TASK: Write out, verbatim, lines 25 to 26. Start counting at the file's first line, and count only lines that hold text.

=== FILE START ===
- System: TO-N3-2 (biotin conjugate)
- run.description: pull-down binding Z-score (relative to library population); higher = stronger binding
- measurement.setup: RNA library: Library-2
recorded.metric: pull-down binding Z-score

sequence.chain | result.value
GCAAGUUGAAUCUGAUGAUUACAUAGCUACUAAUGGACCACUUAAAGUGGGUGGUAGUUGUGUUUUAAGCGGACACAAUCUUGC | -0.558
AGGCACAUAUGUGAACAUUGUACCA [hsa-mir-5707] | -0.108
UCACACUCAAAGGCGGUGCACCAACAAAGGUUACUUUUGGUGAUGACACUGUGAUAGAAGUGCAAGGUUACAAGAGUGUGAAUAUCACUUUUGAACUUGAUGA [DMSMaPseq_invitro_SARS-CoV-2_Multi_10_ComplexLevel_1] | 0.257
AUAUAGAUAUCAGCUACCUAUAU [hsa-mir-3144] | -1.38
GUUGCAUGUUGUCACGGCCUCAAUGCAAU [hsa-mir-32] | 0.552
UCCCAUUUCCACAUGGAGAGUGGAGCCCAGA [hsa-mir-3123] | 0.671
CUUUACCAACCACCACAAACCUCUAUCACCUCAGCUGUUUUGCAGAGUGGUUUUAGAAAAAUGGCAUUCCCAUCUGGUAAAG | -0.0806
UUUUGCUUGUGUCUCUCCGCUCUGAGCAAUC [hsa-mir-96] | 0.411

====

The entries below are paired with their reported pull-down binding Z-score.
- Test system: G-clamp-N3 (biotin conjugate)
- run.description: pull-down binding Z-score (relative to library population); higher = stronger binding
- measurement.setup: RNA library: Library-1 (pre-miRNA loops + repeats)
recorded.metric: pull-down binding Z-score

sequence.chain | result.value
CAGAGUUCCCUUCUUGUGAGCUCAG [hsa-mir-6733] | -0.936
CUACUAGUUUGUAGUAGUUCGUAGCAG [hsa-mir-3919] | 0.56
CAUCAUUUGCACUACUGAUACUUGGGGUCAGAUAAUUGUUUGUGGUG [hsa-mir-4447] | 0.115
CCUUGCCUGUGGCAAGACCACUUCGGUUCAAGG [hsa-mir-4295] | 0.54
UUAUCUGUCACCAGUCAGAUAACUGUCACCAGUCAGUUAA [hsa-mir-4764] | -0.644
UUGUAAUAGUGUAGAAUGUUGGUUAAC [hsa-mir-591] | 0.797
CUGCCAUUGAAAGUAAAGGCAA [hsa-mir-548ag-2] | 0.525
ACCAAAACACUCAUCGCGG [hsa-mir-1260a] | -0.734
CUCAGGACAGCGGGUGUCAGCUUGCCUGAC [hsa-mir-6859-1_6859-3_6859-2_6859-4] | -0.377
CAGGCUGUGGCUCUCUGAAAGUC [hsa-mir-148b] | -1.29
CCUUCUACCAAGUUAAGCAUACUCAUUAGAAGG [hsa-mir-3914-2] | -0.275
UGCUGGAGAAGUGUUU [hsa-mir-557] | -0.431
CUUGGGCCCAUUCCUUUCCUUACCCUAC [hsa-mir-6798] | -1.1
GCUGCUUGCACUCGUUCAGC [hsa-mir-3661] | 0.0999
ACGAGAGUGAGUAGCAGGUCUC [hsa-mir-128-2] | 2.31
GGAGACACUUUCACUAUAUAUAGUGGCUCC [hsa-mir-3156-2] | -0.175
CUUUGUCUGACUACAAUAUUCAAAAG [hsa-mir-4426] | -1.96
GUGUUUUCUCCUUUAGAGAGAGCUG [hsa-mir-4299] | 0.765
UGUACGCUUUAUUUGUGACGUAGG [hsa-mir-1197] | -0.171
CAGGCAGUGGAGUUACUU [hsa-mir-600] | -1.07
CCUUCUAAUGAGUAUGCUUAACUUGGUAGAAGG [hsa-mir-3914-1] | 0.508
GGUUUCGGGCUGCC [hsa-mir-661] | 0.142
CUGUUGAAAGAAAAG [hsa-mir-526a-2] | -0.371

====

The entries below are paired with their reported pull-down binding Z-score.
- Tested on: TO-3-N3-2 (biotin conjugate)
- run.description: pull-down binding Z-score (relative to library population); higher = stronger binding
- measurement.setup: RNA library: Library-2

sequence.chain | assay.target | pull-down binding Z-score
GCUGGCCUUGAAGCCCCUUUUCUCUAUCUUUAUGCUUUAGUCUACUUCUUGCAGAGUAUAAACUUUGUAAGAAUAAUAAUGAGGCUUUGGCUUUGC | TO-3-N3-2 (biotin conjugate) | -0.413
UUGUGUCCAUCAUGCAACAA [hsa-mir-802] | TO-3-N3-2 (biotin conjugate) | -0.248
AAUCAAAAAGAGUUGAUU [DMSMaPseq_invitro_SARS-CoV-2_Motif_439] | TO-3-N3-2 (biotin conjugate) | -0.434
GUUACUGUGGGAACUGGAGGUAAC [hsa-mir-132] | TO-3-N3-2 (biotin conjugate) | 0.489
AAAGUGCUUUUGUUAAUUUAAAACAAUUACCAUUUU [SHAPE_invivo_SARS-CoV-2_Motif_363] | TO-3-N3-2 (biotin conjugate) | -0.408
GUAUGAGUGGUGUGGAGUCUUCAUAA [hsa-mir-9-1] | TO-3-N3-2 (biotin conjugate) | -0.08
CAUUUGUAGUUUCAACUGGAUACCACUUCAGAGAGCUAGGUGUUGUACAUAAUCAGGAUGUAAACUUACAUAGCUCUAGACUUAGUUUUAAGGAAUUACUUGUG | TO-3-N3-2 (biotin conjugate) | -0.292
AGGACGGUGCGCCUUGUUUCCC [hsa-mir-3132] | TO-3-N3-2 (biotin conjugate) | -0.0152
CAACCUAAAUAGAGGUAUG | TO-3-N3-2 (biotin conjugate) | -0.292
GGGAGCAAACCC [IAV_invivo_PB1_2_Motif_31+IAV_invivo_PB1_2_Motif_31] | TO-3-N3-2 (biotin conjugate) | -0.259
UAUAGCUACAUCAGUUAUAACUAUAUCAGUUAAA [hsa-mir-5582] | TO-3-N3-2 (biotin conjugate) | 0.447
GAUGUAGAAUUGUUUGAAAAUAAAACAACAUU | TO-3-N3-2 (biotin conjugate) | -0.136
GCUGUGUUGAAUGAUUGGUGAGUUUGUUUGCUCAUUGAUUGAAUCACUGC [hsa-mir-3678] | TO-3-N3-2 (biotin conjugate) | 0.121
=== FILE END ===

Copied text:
UUAUCUGUCACCAGUCAGAUAACUGUCACCAGUCAGUUAA [hsa-mir-4764] | -0.644
UUGUAAUAGUGUAGAAUGUUGGUUAAC [hsa-mir-591] | 0.797